Dana Blankenhorn knows a thing or two about IT but this is just wrong:
“The chasm is that point in the “s” curve where a product is known and liked by experts or aficionados, poised on the brink of mass market success or failure. Most products fall in. Why do some cross and others don’t? That’s Moore’s study.
Important examples are to be found in the world of open source. Linux crossed the chasm on servers. It failed to do so on desktops. Yet Android, a Google-developed Linux distro, seems fated to succeed.”
He presumes GNU/Linux has failed to cross some imaginary barrier when that is not the case. GNU/Linux on the desktop has long ago ceased to be a geek/early-adopter thing. It is being accepted on the mainstream/mom and pop desktop now. That started happening with the netbook. Many millions of netbook users are not geeks and don’t know an OS from an application. They know GNU/Linux works and love it. OEMs have passed up that opportunity in some ways but consumers have not. They have bought GNU/Linux whenever and wherever it has been offered. The news that Lenovo sold a million Ubuntu boxes last year was a surprise to many. How many geeks are there, 1% of users or maybe a few %? Geeks might buy 3 million PCs a year globally but tens of millions of GNU/Linux boxes are being sold, way more than geeks can absorb.
Further, there is all kinds of evidence that consumption of GNU/Linux is increasing:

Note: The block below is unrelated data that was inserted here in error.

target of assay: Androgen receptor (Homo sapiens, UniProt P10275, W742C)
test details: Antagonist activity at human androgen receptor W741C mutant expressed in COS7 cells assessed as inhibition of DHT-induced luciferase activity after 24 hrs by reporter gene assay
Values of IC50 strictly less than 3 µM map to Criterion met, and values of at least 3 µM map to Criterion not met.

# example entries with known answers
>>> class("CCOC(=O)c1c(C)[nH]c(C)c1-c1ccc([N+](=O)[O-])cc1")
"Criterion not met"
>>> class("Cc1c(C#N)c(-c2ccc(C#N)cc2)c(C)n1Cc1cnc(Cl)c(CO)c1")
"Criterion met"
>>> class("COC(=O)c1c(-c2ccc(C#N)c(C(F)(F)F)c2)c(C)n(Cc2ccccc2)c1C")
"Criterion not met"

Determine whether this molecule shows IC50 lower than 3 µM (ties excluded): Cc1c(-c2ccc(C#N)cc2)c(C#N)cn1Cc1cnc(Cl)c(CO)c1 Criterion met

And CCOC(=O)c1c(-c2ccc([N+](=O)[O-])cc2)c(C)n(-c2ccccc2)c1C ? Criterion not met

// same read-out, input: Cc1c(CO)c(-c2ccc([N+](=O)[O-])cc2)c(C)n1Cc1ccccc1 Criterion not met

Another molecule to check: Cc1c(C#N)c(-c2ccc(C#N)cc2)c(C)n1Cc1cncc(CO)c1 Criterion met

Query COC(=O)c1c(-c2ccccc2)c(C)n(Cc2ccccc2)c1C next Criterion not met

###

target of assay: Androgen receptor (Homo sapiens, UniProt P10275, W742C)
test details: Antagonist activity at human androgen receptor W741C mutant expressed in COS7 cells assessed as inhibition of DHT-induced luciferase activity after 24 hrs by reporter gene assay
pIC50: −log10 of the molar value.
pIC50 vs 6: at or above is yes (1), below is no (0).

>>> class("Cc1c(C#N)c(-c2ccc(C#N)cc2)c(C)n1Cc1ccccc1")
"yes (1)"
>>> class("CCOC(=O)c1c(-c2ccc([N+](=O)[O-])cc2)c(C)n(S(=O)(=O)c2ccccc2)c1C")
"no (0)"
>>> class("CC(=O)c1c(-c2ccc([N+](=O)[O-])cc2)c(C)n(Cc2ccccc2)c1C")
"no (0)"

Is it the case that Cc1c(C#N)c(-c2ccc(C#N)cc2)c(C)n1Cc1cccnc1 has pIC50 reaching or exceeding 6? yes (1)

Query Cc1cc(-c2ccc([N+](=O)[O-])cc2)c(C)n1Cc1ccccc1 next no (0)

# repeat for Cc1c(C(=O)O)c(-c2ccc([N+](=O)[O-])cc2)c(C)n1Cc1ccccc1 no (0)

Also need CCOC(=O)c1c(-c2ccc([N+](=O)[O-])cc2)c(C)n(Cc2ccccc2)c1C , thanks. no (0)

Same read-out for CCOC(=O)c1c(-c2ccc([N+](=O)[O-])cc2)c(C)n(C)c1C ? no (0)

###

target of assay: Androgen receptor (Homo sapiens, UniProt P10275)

- adoption in schools, and governments (not early adopters, for sure)
- huge numbers of mirrors with high volumes needed to ship distros
- Ubuntu breaking even and entering expanding lines of business
- continued growth for RedHat and Suse and it’s not all on the server
- mirror stats showing 150 megabits/s – 450 active requests average e.g. http://csclub.uwaterloo.ca/stats
There are hundreds of mirrors for Debian GNU/Linux around the globe. FLOSS mirrors put a major load on the web. One mirror might service hundreds of thousands of clients in a year meaning more than 10 million clients run GNU/Linux. Then there are places that have internal mirrors we do not see.
GNU/Linux crossed the desktop chasm years ago, probably 2007 was the point, when ASUS put it on the eeePC. I think 2009 was the year everyone except Dana Blankenhorn and amicus_curious caught onto the phenomenon.